Oct. 26 (UPI) -- Japanese Prime Minister Yoshihide Suga vowed in his first policy speech Monday that his country aims to become carbon neutral within 30 years.
Suga, who succeeded Shinzo Abe as prime minister in September, told Japanese legislators the financial fortunes for the world's third-largest economy will benefit from addressing climate change.
"Responding to climate change is no longer a constraint on economic growth," Suga said in his address, noting the goal is to become carbon neutral by 2050.
"We need to change our thinking to the view that taking assertive measures against climate change will lead to changes in industrial structure and the economy that will bring about growth."
Suga said he will promote environmentally friendly economic growth through research and development, regulatory reforms and digitalization. He said Japan will "make a fundamental transition" from its reliance on coal to a combination of renewable and nuclear power.
Acknowledging the impact the COVID-19 pandemic has had on Japan's economy, Suga said the government will look to deliver promised reforms that started under Abe.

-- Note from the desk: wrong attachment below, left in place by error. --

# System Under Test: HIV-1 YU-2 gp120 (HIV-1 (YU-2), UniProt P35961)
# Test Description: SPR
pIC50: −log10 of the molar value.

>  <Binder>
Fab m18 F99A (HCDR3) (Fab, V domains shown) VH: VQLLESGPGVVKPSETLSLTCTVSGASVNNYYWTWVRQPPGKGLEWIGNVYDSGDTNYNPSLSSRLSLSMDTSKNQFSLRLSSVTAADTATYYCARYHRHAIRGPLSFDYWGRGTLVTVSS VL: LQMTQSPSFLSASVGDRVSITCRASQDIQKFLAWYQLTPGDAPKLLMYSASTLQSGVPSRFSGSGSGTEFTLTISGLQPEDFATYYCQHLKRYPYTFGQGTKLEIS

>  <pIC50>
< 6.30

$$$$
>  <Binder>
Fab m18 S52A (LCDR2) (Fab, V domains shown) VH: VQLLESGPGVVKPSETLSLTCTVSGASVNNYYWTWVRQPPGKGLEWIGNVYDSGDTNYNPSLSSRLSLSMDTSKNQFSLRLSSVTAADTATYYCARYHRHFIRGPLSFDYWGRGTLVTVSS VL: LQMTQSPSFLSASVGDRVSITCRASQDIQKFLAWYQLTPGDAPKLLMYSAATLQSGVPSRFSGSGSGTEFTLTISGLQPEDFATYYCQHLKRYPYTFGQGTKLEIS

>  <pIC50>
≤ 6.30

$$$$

"We're going to work on those we can now do, as soon as possible, so that you will see results. Since the Liberal Democratic Party returned to power, we've dealt with various everyday challenges to resuscitate the economy and rebuild diplomacy and national security.
"For the future, we're going to inherit reform efforts in various areas and, based on that, we will work toward new growth."
Suga said Japan's relationship with the United States is a "cornerstone" of Tokyo's diplomacy and national security, and that South Korea needs to take "appropriate actions to restore healthy Japan-South Korea relations."
Suga also said he's willing to meet with North Korean leader Kim Jong Un without conditions and that he's determined to "rebuild a new era of Japan-China relations."